I was sitting with some wonderful clients the other day and asked them to go back in time to the market peak of October 2007. I asked them to pick from a few different types of investments going forward: stocks, gold, real estate, Treasury bonds, etc. Whatever type of investment they chose, they would have to keep it for 10 years and then see what their results would be. The only piece of valuable information I was willing to share in this exercise was that the stock market had just reached a peak and would drop 54 percent within the next year.

What do you think they selected? You’re correct … certainly not stocks!

We human beings are hardwired to avoid pain. In fact, we all instinctively prefer lower actual growth than the risk of losing a portion of our hard-earned nest egg, even in a momentary loss. This is called “loss aversion,” and it’s a terrible toxin to your long-term objectives. First Trust, a well-respected investment firm, studied the performance of those same investments that a client could have chosen at the market peak, just prior to the financial crisis of 2008.3 Here is what they learned:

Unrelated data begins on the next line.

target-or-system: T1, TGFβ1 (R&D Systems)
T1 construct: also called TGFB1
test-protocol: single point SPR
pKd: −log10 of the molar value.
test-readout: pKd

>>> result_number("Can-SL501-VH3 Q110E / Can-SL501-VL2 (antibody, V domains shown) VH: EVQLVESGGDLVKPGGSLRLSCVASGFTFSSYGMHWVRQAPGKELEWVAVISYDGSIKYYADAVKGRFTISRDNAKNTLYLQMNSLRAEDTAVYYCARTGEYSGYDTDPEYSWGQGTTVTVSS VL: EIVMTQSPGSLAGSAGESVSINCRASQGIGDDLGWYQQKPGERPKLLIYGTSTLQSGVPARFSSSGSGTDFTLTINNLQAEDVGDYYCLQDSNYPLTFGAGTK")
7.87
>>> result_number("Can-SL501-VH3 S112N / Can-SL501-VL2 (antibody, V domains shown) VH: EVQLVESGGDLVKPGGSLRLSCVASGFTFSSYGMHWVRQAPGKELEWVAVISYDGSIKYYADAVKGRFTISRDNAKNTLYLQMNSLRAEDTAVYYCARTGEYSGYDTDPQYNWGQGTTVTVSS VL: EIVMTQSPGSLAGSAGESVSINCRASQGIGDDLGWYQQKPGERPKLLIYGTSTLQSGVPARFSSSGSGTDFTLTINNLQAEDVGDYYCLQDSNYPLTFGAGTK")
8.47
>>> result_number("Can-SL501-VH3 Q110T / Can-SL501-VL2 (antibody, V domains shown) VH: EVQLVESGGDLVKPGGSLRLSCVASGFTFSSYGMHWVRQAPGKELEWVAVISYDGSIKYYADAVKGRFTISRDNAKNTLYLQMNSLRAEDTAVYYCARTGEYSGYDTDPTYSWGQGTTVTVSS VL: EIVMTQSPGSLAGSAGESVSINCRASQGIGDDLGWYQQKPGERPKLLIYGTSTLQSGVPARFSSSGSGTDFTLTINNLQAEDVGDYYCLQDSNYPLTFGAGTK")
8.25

[pfhub_portfolio_portfolio id=”26″]

Take a look. At the 10-year anniversary of the 2007 market peak, which investment prevailed as the winner? Stocks—by a lot. The S&P 500 (the primary barometer for U.S. stocks) posted an annualized gain of 7.9 percent. If we extrapolated the same assets out until today, the figures would be even more impressive, and the gap between stocks and the other investment options would be even wider.